for rotating disks, above 90% full can no longer be defragged at all, and above 80% or so struggles with that if your files are relatively large. I would keep it in terms of %s and stick to 80% or so full on a rotating disk if you can.
I am not sure it matters at all for SSD. However you need some space free for the (esp win) OS and crapware like browsers to dump their garbage. So in that case, a fixed amount of free space is required to function, and that depends on what os and such what number is acceptable. If its not the disk with the OS on it, you can run until full for SSD on those, just the main OS disk needs a little room.
It depends on the file system and your usage. ZFS will tend to perform poorly after 80% capacity. All file systems will perform poorly at an unpredictable time that depends on how fragmented they are.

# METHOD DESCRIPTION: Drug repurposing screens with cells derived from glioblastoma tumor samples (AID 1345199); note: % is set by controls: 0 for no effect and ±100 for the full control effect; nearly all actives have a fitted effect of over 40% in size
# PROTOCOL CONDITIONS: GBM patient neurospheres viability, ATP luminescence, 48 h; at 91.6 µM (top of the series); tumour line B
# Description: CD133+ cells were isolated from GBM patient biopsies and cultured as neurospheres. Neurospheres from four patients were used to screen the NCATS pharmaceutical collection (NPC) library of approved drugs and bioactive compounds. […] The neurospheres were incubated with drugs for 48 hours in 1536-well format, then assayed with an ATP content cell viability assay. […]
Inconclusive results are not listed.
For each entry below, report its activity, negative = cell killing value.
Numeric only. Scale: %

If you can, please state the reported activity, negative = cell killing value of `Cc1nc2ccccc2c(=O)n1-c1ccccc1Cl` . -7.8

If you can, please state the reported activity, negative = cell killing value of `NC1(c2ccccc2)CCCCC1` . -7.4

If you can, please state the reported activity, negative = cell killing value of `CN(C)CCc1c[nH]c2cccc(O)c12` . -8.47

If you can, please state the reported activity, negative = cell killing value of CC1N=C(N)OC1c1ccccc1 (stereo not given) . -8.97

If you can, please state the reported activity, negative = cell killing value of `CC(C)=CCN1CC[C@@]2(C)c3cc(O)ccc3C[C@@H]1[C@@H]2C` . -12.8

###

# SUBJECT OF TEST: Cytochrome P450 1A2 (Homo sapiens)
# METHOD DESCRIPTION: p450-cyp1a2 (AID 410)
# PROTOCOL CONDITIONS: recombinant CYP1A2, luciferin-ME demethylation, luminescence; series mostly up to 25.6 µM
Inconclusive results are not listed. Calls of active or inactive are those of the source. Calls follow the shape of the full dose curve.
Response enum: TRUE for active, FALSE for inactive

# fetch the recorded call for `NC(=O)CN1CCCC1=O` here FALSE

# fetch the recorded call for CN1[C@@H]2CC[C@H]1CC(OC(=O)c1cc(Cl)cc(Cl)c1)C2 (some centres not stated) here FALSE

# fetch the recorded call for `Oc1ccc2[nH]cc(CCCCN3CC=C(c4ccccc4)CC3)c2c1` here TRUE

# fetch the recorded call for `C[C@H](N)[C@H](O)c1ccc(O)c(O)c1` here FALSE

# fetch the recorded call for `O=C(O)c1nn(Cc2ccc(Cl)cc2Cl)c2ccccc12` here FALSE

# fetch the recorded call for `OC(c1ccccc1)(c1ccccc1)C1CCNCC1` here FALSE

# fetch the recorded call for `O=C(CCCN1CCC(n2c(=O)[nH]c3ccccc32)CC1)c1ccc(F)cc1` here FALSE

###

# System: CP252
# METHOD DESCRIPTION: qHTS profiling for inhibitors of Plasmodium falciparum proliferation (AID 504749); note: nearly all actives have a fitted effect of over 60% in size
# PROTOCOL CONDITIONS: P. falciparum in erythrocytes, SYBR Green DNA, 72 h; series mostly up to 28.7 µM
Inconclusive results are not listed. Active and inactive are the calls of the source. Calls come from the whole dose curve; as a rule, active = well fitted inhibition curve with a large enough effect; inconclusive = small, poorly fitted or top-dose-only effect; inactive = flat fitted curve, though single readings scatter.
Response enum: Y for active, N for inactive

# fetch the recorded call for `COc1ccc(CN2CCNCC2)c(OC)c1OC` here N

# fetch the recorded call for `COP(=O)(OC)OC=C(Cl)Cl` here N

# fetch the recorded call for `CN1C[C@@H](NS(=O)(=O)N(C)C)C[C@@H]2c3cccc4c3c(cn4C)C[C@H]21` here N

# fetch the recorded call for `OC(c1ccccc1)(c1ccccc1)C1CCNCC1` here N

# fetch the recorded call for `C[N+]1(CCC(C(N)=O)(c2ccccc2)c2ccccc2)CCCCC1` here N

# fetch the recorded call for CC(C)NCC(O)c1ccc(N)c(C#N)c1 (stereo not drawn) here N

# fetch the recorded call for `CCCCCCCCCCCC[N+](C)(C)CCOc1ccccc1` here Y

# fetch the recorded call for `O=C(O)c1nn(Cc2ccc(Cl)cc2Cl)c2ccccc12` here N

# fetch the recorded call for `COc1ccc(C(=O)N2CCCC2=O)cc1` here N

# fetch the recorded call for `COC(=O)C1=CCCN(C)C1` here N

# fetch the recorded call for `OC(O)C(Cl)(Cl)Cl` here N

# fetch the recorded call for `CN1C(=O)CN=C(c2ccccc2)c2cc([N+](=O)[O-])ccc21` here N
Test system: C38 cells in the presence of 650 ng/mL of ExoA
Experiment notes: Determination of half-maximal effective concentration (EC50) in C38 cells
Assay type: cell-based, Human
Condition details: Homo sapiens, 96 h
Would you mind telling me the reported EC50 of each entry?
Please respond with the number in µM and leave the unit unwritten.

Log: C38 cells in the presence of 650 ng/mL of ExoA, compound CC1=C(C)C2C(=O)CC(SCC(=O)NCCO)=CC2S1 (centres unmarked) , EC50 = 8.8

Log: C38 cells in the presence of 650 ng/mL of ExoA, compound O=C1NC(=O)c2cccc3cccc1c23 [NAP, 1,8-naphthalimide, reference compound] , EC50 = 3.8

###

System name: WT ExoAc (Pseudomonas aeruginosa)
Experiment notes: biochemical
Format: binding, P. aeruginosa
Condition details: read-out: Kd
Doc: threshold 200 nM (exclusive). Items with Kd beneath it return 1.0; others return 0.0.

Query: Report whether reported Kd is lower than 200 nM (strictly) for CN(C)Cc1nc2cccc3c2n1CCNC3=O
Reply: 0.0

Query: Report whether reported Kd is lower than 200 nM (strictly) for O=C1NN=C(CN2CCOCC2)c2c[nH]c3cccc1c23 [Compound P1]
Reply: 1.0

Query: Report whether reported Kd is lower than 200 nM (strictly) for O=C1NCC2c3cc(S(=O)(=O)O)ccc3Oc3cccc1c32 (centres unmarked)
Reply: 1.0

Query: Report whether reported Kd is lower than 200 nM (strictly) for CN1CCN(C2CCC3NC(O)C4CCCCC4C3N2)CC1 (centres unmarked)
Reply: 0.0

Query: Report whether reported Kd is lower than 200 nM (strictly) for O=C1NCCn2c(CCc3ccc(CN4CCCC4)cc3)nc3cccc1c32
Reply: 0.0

However, there are situations where the file system will perform acceptable even at 100% capacity. If the file system is used like an append-only archive (e.g. every day you back up another system and the backup is always around 4 GiB), then reads will always perform roughly identically. Obviously this won't hold true if the volume is a system drive, or if the computer is a desktop system.
for rotating disks, above 90% full can no longer be defragged at all
Nah, they can be. Whether the software is prepared to do it is a different matter, though.
I am not sure it matters at all for SSD.
SSDs respond to sequential requests faster, but they also perform their own internal reorganizations, so performance is less predictable compared to magnetic storage.
@helios @jonnin Thank you both for the informative replies. May I ask if either of you have dealt with a device making a constant beeping sound as a result of storage, if so, percentage-wise, how close was the device to the storage limit?
Does anyone know what might happen if one puts a balloon full of ethanol way, waaay up one's ass and it bursts?
I think they had an episode like that on 1000 Ways to Die. An alcoholic was in the hospital and had to be fed through tube. His drinking buddy snuck a bottle of Jack Daniels in and the administered it anally....
The guy died. It turns out that your rectum absorbs alcohol must faster than your stomach and he died of alcohol poisoning.